publicly held company.
Newegg Inc. has no parent corporation, and no publicly held company
owns 10 percent or more of Newegg Inc.s stock.

Americas 90889708

ii

Red Hat, Inc. has no parent corporation, and the only publicly held
company that own 10% or more of its stock is T. Rowe Price Associates,
Inc.
4.

The names of all law firms and partners or associates that appear for the
party or amicus now represented by me in the trial court or agency or are
expected to appear in this court are:
White & Case LLP: Kevin X. McGann, Warren S. Heit, Christopher J.
Glancy, and John P. Padro.

Dated: November 2, 2015

Americas 90889708

By: /s/ John P. Padro


John P. Padro

iii

TABLE OF CONTENTS
INTEREST OF AMICI...........................................................................................1
ARGUMENT .........................................................................................................2
I.

II.

THE PANEL MAJORITYS NEW SOME CONNECTION


STANDARD CONFLICTS WITH FEDERAL CIRCUIT PRECEDENT
AND CREATES UNCERTAINTY FOR INDUSTRY ..............................2
A.

In Apple I, II and III, This Court Articulated a Clear,


Workable Rule for Proving Irreparable Harm .....................................2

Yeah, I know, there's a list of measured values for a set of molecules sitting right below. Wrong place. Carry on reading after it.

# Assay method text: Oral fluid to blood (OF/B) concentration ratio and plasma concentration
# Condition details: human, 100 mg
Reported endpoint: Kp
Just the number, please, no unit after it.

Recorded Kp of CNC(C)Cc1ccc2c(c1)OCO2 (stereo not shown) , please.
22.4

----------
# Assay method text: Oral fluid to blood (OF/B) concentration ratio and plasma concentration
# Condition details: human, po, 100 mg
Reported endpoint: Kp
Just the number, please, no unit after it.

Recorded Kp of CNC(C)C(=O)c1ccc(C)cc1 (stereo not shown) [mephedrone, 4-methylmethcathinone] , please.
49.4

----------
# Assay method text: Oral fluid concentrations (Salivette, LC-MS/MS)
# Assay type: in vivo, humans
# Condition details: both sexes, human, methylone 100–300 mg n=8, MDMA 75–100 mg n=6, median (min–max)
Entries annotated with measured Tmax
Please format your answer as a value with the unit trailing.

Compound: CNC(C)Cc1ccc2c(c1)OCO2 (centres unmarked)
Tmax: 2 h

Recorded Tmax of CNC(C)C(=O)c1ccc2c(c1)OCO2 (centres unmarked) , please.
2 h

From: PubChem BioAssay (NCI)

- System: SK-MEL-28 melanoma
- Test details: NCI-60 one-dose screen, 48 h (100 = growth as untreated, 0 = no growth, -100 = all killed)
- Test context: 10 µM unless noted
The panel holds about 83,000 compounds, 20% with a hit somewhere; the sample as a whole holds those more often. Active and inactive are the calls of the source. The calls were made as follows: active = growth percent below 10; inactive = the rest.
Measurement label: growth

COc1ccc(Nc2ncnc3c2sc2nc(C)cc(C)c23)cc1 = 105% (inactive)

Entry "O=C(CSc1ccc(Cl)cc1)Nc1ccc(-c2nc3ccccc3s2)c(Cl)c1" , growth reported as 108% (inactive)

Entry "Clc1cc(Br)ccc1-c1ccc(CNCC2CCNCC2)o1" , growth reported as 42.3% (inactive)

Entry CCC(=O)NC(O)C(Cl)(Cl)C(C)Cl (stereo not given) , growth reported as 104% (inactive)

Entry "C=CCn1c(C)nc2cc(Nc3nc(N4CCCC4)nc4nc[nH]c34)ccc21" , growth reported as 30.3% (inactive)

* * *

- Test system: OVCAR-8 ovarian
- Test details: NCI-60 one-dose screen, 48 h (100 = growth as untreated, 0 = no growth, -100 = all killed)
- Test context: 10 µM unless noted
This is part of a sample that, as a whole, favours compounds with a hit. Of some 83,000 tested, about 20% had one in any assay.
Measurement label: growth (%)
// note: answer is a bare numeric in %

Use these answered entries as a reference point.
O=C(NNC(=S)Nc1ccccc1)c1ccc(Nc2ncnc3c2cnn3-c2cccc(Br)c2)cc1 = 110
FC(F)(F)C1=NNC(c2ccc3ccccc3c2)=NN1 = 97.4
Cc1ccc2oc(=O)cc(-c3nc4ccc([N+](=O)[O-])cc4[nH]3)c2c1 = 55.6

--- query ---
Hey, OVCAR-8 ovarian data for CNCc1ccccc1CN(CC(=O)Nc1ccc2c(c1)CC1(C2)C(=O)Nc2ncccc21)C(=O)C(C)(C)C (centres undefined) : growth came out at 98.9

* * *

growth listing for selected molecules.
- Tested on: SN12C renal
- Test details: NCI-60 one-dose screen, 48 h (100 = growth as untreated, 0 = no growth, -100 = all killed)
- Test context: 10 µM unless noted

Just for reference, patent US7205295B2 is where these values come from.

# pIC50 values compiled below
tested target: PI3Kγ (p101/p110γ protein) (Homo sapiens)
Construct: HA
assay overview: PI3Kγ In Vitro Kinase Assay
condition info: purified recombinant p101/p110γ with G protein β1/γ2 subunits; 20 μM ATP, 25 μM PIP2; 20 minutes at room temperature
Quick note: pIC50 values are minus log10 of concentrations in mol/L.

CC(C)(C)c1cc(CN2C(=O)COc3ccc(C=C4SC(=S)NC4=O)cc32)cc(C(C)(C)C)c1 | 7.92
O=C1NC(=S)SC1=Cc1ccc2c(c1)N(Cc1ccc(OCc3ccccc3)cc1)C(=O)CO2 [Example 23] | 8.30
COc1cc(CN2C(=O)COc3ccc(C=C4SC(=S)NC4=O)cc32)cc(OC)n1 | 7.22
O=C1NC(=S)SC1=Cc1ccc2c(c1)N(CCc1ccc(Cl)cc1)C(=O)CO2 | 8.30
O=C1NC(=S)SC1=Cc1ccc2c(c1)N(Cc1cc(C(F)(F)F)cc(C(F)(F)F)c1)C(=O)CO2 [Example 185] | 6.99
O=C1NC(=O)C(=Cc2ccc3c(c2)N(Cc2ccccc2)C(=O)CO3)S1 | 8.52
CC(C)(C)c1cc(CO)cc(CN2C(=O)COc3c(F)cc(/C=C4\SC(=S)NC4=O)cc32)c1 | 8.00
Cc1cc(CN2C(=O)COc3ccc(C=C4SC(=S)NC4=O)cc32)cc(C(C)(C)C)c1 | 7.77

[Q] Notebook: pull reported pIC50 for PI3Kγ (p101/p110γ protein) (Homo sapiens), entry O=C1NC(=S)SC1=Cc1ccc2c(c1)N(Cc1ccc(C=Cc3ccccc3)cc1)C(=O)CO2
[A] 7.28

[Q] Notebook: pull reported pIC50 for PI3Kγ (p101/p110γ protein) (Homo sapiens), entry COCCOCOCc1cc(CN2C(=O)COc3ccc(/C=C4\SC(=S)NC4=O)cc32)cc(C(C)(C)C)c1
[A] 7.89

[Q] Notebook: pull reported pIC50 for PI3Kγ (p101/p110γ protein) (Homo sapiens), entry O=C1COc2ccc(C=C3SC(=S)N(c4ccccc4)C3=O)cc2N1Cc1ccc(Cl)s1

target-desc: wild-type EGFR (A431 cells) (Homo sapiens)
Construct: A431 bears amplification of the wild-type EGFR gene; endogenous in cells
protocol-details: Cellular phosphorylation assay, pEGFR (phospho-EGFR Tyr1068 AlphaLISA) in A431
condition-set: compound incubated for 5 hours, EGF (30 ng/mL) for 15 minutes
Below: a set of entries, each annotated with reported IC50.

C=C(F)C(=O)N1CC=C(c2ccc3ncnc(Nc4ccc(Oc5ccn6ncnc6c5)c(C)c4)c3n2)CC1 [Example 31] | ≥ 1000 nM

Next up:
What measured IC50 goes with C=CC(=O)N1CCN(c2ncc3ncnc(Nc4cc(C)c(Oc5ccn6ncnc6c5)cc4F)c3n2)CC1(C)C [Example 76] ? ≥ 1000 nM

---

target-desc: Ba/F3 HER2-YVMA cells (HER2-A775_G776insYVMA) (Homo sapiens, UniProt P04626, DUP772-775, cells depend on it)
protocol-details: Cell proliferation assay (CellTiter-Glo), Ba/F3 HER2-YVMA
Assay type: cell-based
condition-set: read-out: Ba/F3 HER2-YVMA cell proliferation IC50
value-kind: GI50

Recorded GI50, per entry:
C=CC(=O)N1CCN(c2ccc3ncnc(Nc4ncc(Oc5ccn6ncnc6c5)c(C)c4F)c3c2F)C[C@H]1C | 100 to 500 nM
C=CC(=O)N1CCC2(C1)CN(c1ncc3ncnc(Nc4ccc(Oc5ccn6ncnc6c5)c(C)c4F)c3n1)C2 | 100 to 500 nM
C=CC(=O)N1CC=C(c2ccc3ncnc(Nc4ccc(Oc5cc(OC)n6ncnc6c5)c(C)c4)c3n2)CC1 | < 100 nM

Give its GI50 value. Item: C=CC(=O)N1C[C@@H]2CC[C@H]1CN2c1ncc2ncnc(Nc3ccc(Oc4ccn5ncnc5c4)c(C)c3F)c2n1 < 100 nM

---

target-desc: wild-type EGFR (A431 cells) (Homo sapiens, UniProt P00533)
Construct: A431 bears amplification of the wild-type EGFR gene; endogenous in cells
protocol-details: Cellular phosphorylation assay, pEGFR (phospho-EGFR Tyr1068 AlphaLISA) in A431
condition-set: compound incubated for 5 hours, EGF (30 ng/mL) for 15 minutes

B.

In Apple IV, the Panel Majority Drastically Departed


From the Standard Set Forth in Apple I, II and III, Creating
Uncertainty for Industry.......................................................................4

THE PANEL MAJORITYS DECISION HAS SIGNIFICANT


IMPLICATIONS, PARTICULARLY FOR HIGH-TECH COMPANIES 9

CONCLUSION ....................................................................................................10

Americas 90889708

iv

TABLE OF AUTHORITIES

CASES
Apple Inc. v. Samsung Electronics Co., Ltd.
2015 WL 5449721 (Fed. Cir. Sept. 17, 2015) ............................................... passim
Apple Inc. v. Samsung Electronics Co., Ltd., 678 F.3d 1314 (Fed. Cir. 2012) .. passim
Apple Inc. v. Samsung Electronics Co., Ltd., 695 F.3d 1370 (Fed. Cir. 2012) ... 2, 3, 5
Apple Inc. v. Samsung Electronics Co., Ltd., 735 F.3d 1352 (Fed. Cir. 2013) ... 2, 3, 5
eBay Inc. v. MercExchange, L.L.C., 547 U.S. 388 (2006) .................................... 7, 10
Newell Cos., Inc. v. Kenney Mfg. Co., 864 F.2d 757 (Fed. Cir. 1988) ........................ 6
Panduit Corp. v. All States Plastic Mfg. Co., 744 F.2d 1564 (Fed. Cir. 1984) ........... 8